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Guggenheim Fellowships deliver a hat-trick for the humanities

Photo of: Thomas Keymer, James Retallack and Nikolai Krementsov

Thomas Keymer, Nikolai Krementsov and James Retallack.

From turning points in pre-Nazi Germany and the rise of eugenics in Bolshevik Russia, to traces of libel and sedition in 18th-century British literature, three promising humanities projects at the University of Toronto are getting a boost from the John Simon Guggenheim Memorial Foundation.

James Retallack of the Department of History, Nikolai Krementsov of the Institute for the History & Philosophy of Science & Technology, and Thomas Keymer of the Department of English were among 175 scholars, artists and scientists from across the United States and Canada recently named fellows of the foundation, chosen from over 3,100 applicants. Acknowledging their prior achievements together with the potential of their current projects, the award allows the three scholars to spend time focused solely on their research.

A missed opportunity for pre-Nazi Germany

For Retallack, that means the opportunity to research and write “The Workers’ Emperor”:  August Bebel’s Struggle for Social Justice and Democratic Reform in Germany and the World, 1840-1913. A biography of the leader of the Social Democratic Party in pre-World War One Germany, the book will give the world a life-and-times account of Germany’s missed opportunities to implement liberalism and democracy and steer away from Nazism.

Retallack, who also recently received a Killam Fellowship from the Canada Council for the Arts, is a renowned expert on German society and politics between the Napoleonic era and the rise of Hitler. His study of Bebel will explore how Germans from different social and ideological milieus distinguished between routine opposition, civil disobedience, and “political terrorism” in a modernizing world.

“The division of political society in Germany before 1914 in many ways separated socialists from everyone else,” said Retallack. “Several issues that drew Bebel’s attention – the rights of women, abuse of aboriginal peoples, discrimination against Jews, fair elections, state surveillance – resonate today in Canadian public discourse. My aim is to illuminate the historical dynamics and uncertain outcomes that arise from the clash of political systems and charismatic individuals.”

Examining science and society in Bolshevik Russia

Krementsov’s project is titled “I Want a Baby”: The History of Bolshevik Eugenics.  The word “eugenics” is most often associated with the genocidal race-purification programs in Nazi Germany and the coerced sterilization of “undesirables” in the United States and Scandinavia. However, the actual history of eugenics in Bolshevik Russia reveals that it was not based on coercion and a desire to maximize the genetic fitness of the Russian people.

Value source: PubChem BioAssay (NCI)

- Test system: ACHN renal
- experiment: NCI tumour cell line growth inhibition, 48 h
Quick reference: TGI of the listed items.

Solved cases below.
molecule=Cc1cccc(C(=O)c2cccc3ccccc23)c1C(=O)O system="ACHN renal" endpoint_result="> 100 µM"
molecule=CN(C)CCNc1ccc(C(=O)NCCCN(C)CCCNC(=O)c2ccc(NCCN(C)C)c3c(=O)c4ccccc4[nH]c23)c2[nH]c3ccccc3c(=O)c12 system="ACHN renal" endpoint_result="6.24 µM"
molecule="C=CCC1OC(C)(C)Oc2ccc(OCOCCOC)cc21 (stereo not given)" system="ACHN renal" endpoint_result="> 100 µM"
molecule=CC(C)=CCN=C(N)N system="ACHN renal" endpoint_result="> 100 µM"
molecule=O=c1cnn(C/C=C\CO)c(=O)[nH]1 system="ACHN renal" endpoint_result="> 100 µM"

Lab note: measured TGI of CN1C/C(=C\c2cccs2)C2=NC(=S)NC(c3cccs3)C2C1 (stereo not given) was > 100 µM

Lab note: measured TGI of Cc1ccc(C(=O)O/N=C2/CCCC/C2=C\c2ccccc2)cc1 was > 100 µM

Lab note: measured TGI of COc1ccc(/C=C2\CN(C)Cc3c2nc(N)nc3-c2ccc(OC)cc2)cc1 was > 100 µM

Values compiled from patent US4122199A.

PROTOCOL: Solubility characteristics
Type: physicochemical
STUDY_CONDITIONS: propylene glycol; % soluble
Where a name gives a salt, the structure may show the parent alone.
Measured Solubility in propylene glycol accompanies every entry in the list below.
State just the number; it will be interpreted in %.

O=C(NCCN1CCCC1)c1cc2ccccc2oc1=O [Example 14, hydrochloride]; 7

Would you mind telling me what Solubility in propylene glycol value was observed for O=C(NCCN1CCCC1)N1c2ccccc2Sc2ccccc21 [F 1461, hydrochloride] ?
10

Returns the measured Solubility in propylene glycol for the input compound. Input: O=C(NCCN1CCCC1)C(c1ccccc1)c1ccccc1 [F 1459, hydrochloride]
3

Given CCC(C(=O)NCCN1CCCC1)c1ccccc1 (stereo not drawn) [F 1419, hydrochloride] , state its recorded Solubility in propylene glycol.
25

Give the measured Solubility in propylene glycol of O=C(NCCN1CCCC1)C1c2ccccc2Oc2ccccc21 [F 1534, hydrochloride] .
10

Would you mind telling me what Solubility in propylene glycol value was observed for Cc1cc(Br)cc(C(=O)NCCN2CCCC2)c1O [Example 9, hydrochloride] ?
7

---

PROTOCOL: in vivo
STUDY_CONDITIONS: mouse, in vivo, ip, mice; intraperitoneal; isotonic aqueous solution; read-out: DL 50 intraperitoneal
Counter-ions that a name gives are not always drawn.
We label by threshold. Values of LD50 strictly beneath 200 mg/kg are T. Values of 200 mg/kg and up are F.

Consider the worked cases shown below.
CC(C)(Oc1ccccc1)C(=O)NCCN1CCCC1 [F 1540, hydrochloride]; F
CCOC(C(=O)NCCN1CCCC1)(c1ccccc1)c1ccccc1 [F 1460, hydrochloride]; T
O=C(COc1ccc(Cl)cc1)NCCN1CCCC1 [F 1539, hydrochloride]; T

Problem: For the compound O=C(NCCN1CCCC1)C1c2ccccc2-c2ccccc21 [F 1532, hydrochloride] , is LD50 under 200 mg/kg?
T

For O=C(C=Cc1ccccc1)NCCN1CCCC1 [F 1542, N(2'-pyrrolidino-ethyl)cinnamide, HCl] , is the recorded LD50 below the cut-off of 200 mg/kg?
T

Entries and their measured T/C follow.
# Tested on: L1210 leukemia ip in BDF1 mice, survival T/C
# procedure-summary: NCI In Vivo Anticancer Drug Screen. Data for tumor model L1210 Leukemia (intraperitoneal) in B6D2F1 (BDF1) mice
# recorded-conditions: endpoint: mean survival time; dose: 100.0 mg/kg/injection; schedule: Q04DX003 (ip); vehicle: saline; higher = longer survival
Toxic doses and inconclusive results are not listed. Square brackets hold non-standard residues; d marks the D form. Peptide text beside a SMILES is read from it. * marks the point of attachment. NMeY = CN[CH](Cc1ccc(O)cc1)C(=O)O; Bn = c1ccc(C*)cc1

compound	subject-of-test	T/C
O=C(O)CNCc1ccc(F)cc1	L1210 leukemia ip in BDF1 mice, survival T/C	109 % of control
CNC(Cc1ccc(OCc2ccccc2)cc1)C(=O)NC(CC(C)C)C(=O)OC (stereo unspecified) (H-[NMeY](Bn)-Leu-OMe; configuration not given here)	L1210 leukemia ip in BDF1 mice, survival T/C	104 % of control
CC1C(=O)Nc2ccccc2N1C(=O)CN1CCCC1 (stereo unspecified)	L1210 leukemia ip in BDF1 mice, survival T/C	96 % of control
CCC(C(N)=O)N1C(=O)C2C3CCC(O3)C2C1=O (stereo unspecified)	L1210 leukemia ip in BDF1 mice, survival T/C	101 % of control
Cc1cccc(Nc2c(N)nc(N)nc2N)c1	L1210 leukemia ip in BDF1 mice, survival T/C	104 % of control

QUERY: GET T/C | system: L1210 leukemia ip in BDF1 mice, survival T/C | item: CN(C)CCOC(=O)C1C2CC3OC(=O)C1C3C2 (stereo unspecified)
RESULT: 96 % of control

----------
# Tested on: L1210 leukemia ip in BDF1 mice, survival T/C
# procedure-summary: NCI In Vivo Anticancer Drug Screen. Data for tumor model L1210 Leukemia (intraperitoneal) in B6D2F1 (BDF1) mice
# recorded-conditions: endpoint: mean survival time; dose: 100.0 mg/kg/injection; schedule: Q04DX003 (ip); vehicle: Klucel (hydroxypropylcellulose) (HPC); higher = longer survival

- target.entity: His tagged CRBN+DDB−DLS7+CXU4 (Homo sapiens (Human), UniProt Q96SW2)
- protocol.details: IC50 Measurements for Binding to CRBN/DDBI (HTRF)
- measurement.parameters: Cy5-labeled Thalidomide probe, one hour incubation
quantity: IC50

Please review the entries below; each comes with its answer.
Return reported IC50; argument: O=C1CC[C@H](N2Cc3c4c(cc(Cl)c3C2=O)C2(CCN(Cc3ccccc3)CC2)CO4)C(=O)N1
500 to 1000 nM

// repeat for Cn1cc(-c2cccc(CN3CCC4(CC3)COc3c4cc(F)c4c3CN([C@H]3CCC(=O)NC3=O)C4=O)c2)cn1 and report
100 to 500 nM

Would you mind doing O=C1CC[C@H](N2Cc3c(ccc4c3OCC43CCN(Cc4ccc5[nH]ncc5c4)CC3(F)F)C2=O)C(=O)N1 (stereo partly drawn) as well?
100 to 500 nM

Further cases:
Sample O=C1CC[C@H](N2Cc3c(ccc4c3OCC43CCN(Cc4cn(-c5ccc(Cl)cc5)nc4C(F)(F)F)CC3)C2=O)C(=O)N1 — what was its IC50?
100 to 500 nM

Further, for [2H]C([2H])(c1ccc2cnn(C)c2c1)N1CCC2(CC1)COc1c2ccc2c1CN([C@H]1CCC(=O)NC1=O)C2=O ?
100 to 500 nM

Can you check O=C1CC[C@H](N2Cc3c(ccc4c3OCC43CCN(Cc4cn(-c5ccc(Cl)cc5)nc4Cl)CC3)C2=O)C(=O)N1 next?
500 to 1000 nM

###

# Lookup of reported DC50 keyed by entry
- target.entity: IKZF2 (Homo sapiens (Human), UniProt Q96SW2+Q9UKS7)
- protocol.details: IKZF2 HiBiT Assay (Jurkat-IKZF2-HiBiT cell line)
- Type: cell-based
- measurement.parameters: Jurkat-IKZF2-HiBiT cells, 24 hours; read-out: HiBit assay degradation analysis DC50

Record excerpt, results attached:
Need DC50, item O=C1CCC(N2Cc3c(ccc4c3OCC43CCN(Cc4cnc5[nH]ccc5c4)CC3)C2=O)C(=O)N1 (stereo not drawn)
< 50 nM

The eugenics movement developed rapidly throughout Europe, Asia and the Americas in the early years of the 20th century but failed to secure legislative support or spark an organized movement in Russia. The situation changed radically after the 1917 Bolshevik revolution when, in just a few years, eugenics became an established scientific discipline, exerting influence on social policies and inspiring a sizable grassroots following. Then, just as suddenly as it began, eugenics was banned in the Soviet Union in 1930 under Joseph Stalin.

“Why did eugenics fail to develop in Imperial Russia but flourish under the Bolsheviks, only to come to a screeching halt a decade later,” said Krementsov. “My goal is to examine this history in detail in its national and international contexts. Public discourse and state policies towards science often change when a state’s leadership changes, so drawing lessons from the Bolshevik Russia period may offer insights into the relationships between science and society that many nations grapple with today.”

Skirting censorship in 18th-century British literature

Keymer’s interest in libel and censorship in literature grew out of his interest in the literature of the 17th and 18th centuries as periods of political upheaval. The Civil War and Jacobite Rebellions in Britain, and later the American and French Revolutions, each had an impact on determining the boundaries of acceptable communication.

Print was the most powerful medium for sharing ideas, and authorities went to great lengths to silence writers, with repressive laws, intimidation, and proxy arrests. Keymer is at work on a book about the interplay between official press control and politically inflected literature of the period titled Poetics of the Pillory: Literature and Seditious Libel, 1660-1820. The book will expand significantly on a string of public lectures delivered by Keymer at Oxford University last fall, to be published by Oxford University Press in the Clarendon Lectures in English series.

“There is so much to discover and explain about the distinctive features of 18th-century writing,” Keymer said, citing irony, ambiguity and innuendo as examples. “Authors dreamed up complex modes of expression to circumvent the constraints forced upon them at the time. It became all about how to write ingeniously.”

“These techniques remain crucial into our own time, too, in a range of repressive or coercive situations,” Keymer added. “George Orwell used them. You could even say that when Ai Weiwei was jailed or when the Charlie Hebdo satirists were killed, it was because they didn’t use them.”